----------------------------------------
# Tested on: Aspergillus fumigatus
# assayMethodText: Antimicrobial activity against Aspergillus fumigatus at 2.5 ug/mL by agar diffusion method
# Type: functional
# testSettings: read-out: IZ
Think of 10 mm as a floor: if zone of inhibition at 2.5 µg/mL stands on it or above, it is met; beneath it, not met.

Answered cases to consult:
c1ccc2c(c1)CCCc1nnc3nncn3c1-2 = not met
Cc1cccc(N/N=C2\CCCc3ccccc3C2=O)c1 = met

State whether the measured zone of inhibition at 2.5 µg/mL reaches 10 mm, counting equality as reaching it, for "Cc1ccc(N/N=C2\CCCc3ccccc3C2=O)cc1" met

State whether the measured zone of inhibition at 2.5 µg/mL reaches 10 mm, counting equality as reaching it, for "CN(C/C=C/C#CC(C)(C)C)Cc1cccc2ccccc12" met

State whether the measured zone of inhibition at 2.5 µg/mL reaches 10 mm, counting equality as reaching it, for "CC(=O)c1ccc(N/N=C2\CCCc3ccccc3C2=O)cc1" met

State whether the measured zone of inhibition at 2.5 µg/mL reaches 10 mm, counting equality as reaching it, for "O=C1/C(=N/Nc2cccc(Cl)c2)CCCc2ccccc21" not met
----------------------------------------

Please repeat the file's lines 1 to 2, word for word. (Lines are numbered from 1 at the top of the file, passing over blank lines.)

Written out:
# Tested on: Aspergillus fumigatus
# assayMethodText: Antimicrobial activity against Aspergillus fumigatus at 2.5 ug/mL by agar diffusion method